Women Warriors highlights the stories of Japanese women who live inspiring lives. The professional wrestling industry has provided a launch pad for many Japanese women who have wanted to lead a fulfilling career. And one of the most talented Japanese wrestlers of the modern era is Chisako Jumonji, AKA Dash Chisako. Having built a reputation on the indie wrestling scene as a hardcore specialist, Dash has captured the imagination of wrestling fans around the world.
A tale of two sisters
Chisako entered the wrestling industry in 2005 when she and her sister Sachiko auditioned for the legendary Meiko Satomura. After passing the audition, the Jumonji siblings joined Satomura’s promotion, Sendai Girls’ Pro Wrestling.
In 2006, Dash made her official debut under the name of Chisako Kanari but lost to Dynamite Kansai. After a year of wrestling, Chisako formed a tag team with her sister and they started to gain momentum. One of the team’s most notable matches took place against the team of Io and Mio Shirai in 2007. The sisters wrestled on and off together, evolving as a team. Eventually, Dash debuted a new hardcore look that was inspired by her favourite wrestler Jeff Hardy.
Dash continued to wrestle for Sendai Girls until the promotion was forced into inactivity after the Tohoku earthquake and tsunami in 2011. Dash returned to Sendai Girls later in the year and reunited with Sachiko. They went on to capture their first titles by winning the International Ribbon Tag Team Championship.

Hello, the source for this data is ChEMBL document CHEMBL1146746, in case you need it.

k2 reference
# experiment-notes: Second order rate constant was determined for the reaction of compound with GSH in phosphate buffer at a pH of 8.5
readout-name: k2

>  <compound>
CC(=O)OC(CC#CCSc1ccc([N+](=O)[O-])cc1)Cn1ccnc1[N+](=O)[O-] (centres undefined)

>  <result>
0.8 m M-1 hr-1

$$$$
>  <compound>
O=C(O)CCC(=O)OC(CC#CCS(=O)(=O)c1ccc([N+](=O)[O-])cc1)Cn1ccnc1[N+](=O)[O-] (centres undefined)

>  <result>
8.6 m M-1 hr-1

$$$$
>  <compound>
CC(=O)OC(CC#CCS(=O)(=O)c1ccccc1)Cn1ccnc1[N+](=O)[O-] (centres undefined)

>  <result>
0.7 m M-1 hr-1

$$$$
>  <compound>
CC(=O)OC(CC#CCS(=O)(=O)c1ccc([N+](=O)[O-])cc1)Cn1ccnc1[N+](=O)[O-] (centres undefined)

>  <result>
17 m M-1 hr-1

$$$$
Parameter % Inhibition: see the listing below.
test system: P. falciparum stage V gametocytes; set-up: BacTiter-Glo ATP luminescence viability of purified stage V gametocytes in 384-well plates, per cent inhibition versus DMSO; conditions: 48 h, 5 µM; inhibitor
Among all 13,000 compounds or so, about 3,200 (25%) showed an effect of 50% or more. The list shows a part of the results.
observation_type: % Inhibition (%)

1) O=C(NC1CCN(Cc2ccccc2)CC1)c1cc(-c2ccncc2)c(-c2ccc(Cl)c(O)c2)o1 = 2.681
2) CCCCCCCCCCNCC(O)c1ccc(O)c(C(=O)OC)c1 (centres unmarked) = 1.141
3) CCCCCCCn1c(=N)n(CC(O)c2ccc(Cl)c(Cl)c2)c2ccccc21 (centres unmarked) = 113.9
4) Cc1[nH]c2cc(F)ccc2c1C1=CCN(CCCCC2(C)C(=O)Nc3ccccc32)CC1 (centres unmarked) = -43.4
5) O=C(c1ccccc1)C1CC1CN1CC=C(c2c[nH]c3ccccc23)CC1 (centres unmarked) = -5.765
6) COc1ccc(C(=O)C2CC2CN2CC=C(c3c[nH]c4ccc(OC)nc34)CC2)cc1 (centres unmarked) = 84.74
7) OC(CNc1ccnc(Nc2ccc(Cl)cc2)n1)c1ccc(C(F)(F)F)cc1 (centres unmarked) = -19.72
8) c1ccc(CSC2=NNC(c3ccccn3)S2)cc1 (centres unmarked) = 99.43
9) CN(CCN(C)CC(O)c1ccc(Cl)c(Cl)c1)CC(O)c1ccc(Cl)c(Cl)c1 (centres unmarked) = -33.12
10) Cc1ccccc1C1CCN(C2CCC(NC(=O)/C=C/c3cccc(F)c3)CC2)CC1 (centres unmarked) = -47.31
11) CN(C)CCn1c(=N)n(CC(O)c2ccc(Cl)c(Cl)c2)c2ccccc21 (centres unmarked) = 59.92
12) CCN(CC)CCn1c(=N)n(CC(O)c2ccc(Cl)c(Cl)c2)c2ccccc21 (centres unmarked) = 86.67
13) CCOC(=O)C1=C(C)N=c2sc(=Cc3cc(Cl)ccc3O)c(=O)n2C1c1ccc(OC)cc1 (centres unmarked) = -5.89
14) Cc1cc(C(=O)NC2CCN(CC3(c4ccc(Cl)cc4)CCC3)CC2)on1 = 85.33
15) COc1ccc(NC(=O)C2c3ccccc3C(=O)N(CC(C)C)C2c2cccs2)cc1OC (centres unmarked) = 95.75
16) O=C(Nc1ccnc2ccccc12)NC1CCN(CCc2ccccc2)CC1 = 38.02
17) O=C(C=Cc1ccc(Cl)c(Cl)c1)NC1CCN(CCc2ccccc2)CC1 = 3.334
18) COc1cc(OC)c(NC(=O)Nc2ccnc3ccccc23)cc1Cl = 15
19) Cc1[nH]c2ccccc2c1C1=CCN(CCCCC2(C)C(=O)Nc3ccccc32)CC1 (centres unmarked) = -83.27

Over the next couple of years, the Jumonji siblings enjoyed renewed success as a tag team, winning the JWP Tag Team Championship and Daily Sports Women’s Tag Team Championship.
Becoming a hardcore queen
In 2016, Sachiko retired from wrestling, causing Dash to start a singles career. When wrestling for the American promotion Chikara, she took part in the King of Trios tournament by teaming up with Cassandra Miyagi and Meiko Satamura. The Sendai Girls team made history as the first female wrestlers to win the tournament.
The team looked to defend their ‘Queen of Trios’ crown in the 2017 King of Trios tournament in Wolverhampton, England. Billed as Housed Sendai Girls, the team put on a valiant effort, but were defeated by House Strong Style (Pete Dunne, Tyler Bate, Trent Seven) in the finals.
Refusing to be defined by the loss, Chisako returned to Japan and defeated Hanako Nakamori to capture her first singles title in the form of the Pure-J Openweight Championship.
Dash’s fearlessness in the ring has turned her into one of the most popular wrestlers on the independent circuit. She’s never been afraid to take risks or put her body on the line to entertain the crowd.
I saw this for myself as the UK’s first Sendai Girls event in Manchester. Dash wrestled in a No-DQ match against Kay Lee Ray and wasted no time in battering her opponent with a steel chair. She performed several high risk moves and won the match by slamming Ray through a table. The match earned a standing ovation and much of that had to do with Chisako’s willingness to take crazy bumps and perform high-impact spots.